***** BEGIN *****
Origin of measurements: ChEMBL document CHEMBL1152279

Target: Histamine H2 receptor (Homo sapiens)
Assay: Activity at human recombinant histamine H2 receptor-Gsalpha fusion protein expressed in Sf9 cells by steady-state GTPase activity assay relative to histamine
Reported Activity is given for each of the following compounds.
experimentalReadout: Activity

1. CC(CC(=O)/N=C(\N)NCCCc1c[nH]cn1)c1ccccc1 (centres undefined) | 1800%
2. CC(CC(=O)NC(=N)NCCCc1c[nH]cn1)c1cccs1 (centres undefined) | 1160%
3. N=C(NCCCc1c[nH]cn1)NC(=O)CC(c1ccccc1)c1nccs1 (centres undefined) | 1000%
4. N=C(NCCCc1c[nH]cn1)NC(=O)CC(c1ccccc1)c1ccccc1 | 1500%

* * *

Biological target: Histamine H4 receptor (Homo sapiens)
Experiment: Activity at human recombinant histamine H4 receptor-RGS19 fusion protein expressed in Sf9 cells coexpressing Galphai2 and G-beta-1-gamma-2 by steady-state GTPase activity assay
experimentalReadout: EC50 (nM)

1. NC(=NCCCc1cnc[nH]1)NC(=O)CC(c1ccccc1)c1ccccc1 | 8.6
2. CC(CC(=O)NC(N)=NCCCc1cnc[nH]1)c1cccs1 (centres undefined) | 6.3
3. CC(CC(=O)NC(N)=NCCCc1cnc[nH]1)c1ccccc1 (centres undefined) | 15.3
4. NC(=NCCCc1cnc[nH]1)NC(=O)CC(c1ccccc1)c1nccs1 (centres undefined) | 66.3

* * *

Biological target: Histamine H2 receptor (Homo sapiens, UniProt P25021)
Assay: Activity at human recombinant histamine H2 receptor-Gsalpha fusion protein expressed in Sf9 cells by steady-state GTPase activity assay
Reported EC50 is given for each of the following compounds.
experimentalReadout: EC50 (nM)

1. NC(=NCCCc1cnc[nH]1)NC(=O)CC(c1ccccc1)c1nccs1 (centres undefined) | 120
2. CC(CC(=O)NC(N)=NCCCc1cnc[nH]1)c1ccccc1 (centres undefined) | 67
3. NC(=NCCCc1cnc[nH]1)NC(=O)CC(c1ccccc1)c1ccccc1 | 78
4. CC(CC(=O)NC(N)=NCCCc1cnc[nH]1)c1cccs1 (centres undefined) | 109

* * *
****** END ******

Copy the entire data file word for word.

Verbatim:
Origin of measurements: ChEMBL document CHEMBL1152279

Target: Histamine H2 receptor (Homo sapiens)
Assay: Activity at human recombinant histamine H2 receptor-Gsalpha fusion protein expressed in Sf9 cells by steady-state GTPase activity assay relative to histamine
Reported Activity is given for each of the following compounds.
experimentalReadout: Activity

1. CC(CC(=O)/N=C(\N)NCCCc1c[nH]cn1)c1ccccc1 (centres undefined) | 1800%
2. CC(CC(=O)NC(=N)NCCCc1c[nH]cn1)c1cccs1 (centres undefined) | 1160%
3. N=C(NCCCc1c[nH]cn1)NC(=O)CC(c1ccccc1)c1nccs1 (centres undefined) | 1000%
4. N=C(NCCCc1c[nH]cn1)NC(=O)CC(c1ccccc1)c1ccccc1 | 1500%

* * *

Biological target: Histamine H4 receptor (Homo sapiens)
Experiment: Activity at human recombinant histamine H4 receptor-RGS19 fusion protein expressed in Sf9 cells coexpressing Galphai2 and G-beta-1-gamma-2 by steady-state GTPase activity assay
experimentalReadout: EC50 (nM)

1. NC(=NCCCc1cnc[nH]1)NC(=O)CC(c1ccccc1)c1ccccc1 | 8.6
2. CC(CC(=O)NC(N)=NCCCc1cnc[nH]1)c1cccs1 (centres undefined) | 6.3
3. CC(CC(=O)NC(N)=NCCCc1cnc[nH]1)c1ccccc1 (centres undefined) | 15.3
4. NC(=NCCCc1cnc[nH]1)NC(=O)CC(c1ccccc1)c1nccs1 (centres undefined) | 66.3

* * *

Biological target: Histamine H2 receptor (Homo sapiens, UniProt P25021)
Assay: Activity at human recombinant histamine H2 receptor-Gsalpha fusion protein expressed in Sf9 cells by steady-state GTPase activity assay
Reported EC50 is given for each of the following compounds.
experimentalReadout: EC50 (nM)

1. NC(=NCCCc1cnc[nH]1)NC(=O)CC(c1ccccc1)c1nccs1 (centres undefined) | 120
2. CC(CC(=O)NC(N)=NCCCc1cnc[nH]1)c1ccccc1 (centres undefined) | 67
3. NC(=NCCCc1cnc[nH]1)NC(=O)CC(c1ccccc1)c1ccccc1 | 78
4. CC(CC(=O)NC(N)=NCCCc1cnc[nH]1)c1cccs1 (centres undefined) | 109

* * *